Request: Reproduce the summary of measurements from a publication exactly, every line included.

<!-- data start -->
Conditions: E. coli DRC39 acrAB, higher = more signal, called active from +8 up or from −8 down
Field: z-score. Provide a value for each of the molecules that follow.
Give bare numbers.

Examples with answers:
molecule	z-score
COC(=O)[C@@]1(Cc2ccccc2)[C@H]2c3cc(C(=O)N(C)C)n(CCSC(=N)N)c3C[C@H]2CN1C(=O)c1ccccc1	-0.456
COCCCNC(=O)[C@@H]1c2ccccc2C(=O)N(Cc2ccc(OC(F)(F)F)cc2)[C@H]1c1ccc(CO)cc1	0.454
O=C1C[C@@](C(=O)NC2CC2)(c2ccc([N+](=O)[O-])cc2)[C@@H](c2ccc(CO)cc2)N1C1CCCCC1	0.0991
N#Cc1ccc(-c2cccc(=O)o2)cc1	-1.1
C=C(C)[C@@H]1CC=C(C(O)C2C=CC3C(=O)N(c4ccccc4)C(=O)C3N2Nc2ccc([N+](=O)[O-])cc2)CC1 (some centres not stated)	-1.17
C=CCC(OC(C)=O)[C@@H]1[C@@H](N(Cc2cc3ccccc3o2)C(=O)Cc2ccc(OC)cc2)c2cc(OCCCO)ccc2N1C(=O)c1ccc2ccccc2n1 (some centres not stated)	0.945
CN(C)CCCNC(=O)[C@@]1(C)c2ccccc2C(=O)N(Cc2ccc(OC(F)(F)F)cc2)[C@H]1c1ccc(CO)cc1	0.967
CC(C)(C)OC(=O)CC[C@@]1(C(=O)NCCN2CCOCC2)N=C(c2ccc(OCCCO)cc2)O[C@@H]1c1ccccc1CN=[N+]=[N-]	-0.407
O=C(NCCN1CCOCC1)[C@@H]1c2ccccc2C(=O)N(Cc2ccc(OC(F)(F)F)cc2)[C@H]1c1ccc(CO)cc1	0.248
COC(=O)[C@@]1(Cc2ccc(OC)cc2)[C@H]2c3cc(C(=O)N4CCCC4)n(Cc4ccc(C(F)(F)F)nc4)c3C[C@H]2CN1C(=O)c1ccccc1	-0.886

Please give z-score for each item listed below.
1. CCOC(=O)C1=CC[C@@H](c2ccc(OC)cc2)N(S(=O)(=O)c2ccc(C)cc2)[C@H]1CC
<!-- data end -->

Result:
Conditions: E. coli DRC39 acrAB, higher = more signal, called active from +8 up or from −8 down
Field: z-score. Provide a value for each of the molecules that follow.
Give bare numbers.

Examples with answers:
molecule	z-score
COC(=O)[C@@]1(Cc2ccccc2)[C@H]2c3cc(C(=O)N(C)C)n(CCSC(=N)N)c3C[C@H]2CN1C(=O)c1ccccc1	-0.456
COCCCNC(=O)[C@@H]1c2ccccc2C(=O)N(Cc2ccc(OC(F)(F)F)cc2)[C@H]1c1ccc(CO)cc1	0.454
O=C1C[C@@](C(=O)NC2CC2)(c2ccc([N+](=O)[O-])cc2)[C@@H](c2ccc(CO)cc2)N1C1CCCCC1	0.0991
N#Cc1ccc(-c2cccc(=O)o2)cc1	-1.1
C=C(C)[C@@H]1CC=C(C(O)C2C=CC3C(=O)N(c4ccccc4)C(=O)C3N2Nc2ccc([N+](=O)[O-])cc2)CC1 (some centres not stated)	-1.17
C=CCC(OC(C)=O)[C@@H]1[C@@H](N(Cc2cc3ccccc3o2)C(=O)Cc2ccc(OC)cc2)c2cc(OCCCO)ccc2N1C(=O)c1ccc2ccccc2n1 (some centres not stated)	0.945
CN(C)CCCNC(=O)[C@@]1(C)c2ccccc2C(=O)N(Cc2ccc(OC(F)(F)F)cc2)[C@H]1c1ccc(CO)cc1	0.967
CC(C)(C)OC(=O)CC[C@@]1(C(=O)NCCN2CCOCC2)N=C(c2ccc(OCCCO)cc2)O[C@@H]1c1ccccc1CN=[N+]=[N-]	-0.407
O=C(NCCN1CCOCC1)[C@@H]1c2ccccc2C(=O)N(Cc2ccc(OC(F)(F)F)cc2)[C@H]1c1ccc(CO)cc1	0.248
COC(=O)[C@@]1(Cc2ccc(OC)cc2)[C@H]2c3cc(C(=O)N4CCCC4)n(Cc4ccc(C(F)(F)F)nc4)c3C[C@H]2CN1C(=O)c1ccccc1	-0.886

Please give z-score for each item listed below.
1. CCOC(=O)C1=CC[C@@H](c2ccc(OC)cc2)N(S(=O)(=O)c2ccc(C)cc2)[C@H]1CC